Lectionary: 68

Jonah 3:1-5, 10

Psalm 25: 4-9

I Corinthians 7:29-31

Mark 1:14-20

The way we measure time is extremely important. We orient the various events in our lives in relation to the seasons and cycles of which they are a part. These seasons and cycles form the backdrop to the various routines and tasks we perform on a daily basis. We know what we are doing in great measure because we know how it fits into some greater timeframe that is itself the measure of some larger project or responsibility. For parents and teachers, the school year provides a firm timeframe against which one’s day-to-day actions find a place. Likewise for Catholics, the liturgical calendar and lectionary cycle provides a larger context within which one can fit the particular readings and prayers one hears at Mass. Just as there is a certain rhythm to each day, there is a certain rhythm to the year, and a typical rhythm to the seasons of a human life. And there is a rhythm to the liturgical year which explicitly echoes the rhythm of Christ’s life, just as the rhythm of Christ’s life in turn echoes the whole history of Israel. Some moments are preparations for other moments, and the succession of these moments has some purposeful direction, some overall meaning.

It can be hard to detect the rhythm of the yearly seasons in mid-January. Christmas is definitively past, Lent is still a good month away, and even the Super Bowl is several weeks in the distance. I’ve noticed many of neighbors putting up their Valentine’s decorations already: perhaps they are genuinely excited for this secular celebration of eros, but perhaps they may also feel the need for some sort of temporal reference point in the wake of the Christmas season. And then once Valentine’s Day is past, those same neighbors put out the St. Patrick’s Day regalia. I can understand: they just can’t tolerate the cold, the dark, the slush, the regular winter routine without some festive occasion to look forward to.

To say it is natural for human beings to act in light of an anticipation of the future is to utter something that is somewhere between an understatement and a tautology. That is to a great extent what makes us human: we can foresee and anticipate the future. It is a blessing and a curse: we can receive direction and inspiration from what we anticipate, enduring many present hardships patiently for the sake of what is to come; or we can find ourselves paralyzed with fear or discouragement if what we foresee is something that would negate the meaning of any of our actions. God made us this way, and thus He also gave us a way of structuring our time. It is the primordial gift in the first chapter of Genesis: we are given a way to experience time in an ordered and intelligible way. Indeed, it is only in light of this greater structure of intelligibility that the significance of our existence as creatures unfolds: we are the culmination of creation, made to embody within the world the order and intelligibility of the act of creation itself. We all find the highest meaning of our actions to be their participation in some larger history, and as Christians the greatest significance our actions can have is that they play their part in God’s providential plan for the world.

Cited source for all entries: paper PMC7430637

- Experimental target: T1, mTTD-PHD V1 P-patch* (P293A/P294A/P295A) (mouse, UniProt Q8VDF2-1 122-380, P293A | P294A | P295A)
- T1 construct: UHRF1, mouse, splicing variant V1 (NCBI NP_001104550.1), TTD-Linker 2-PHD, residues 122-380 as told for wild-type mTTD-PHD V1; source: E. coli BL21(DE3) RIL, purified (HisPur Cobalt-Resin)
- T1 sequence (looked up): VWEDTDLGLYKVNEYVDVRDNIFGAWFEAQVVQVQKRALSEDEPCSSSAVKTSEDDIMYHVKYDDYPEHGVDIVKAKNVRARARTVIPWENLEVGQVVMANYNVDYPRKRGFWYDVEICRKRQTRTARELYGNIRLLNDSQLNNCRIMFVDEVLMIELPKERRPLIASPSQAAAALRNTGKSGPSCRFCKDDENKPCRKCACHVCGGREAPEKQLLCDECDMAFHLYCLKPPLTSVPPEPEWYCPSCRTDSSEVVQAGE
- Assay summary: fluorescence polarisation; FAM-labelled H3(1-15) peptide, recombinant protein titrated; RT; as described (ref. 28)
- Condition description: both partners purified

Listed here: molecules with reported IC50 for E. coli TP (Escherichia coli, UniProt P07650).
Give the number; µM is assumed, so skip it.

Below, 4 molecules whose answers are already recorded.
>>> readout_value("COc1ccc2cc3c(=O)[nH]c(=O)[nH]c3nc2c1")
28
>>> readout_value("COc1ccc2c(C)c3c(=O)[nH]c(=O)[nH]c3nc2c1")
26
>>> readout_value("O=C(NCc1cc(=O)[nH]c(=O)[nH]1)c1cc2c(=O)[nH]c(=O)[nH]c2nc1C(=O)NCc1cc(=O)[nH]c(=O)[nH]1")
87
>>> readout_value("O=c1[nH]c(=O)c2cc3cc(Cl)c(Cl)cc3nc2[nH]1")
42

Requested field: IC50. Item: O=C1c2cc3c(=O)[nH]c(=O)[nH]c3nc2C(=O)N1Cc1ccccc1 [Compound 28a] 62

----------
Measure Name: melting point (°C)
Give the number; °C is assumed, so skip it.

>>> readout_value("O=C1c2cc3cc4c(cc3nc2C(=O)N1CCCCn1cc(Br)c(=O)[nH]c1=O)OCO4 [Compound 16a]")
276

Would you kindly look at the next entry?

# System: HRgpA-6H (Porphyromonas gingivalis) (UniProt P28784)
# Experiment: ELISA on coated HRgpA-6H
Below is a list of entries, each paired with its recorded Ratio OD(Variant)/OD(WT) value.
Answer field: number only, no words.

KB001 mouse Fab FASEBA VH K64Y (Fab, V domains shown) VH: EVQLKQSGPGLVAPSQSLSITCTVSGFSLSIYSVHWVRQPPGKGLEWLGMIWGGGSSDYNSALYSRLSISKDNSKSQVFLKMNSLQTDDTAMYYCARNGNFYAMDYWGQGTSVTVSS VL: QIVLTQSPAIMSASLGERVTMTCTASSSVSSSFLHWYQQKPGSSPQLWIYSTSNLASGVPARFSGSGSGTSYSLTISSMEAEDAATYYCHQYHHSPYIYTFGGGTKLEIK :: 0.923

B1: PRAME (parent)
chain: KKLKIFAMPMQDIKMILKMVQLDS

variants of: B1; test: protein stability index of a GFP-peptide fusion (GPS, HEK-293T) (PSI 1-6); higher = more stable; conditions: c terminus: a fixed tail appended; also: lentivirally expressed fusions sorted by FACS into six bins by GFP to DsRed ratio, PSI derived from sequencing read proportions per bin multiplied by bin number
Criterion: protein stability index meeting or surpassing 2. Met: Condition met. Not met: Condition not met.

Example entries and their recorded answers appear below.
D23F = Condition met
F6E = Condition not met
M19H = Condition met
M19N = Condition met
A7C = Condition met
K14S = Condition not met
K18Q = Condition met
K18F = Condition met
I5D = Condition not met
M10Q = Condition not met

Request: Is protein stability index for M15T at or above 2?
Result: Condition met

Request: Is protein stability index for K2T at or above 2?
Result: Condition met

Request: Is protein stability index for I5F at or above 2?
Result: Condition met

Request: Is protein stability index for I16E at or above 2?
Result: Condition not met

Yet cooperating with God’s purposes does not necessarily mean that we perfectly understand and anticipate the way our actions will unfold. In fact, we rarely if ever know the precise shape of the destination to which God is leading us. (That is after all why the Psalmist proclaims God’s word to be a lamp unto my feet, because it illuminates only the next step or two.) As disciples of Jesus, our prayer should not be focused on what will happen months and years from now, but should rather seek after the grace to do what is being asked of us this very moment. For living within God’s time means surrendering the various ways in which we impose meaning upon our actions. We structure our time according to stories and templates that are largely pre-determined: first it’s Christmas, then it’s Valentine’s Day, then it’s St. Patrick’s Day, and then Easter. The days get longer and warmer until it’s summertime and school gets out. I understand this story; I’ve lived through it before, it’s familiar and comfortable to me. But what if God is asking me to do something that does not conform to the story already in place which gives structures to my daily life? It seems to me like that is the drama of the first reading for this Sunday.